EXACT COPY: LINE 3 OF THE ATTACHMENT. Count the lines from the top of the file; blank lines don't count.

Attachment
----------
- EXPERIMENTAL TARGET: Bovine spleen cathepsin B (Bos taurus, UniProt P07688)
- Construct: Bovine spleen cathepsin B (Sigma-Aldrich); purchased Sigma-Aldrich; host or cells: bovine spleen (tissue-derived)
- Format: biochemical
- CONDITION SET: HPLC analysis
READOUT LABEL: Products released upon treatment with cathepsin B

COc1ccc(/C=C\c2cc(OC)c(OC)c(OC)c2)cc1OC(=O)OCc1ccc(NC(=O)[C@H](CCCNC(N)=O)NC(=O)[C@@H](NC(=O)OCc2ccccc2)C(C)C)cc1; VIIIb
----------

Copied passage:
- Format: biochemical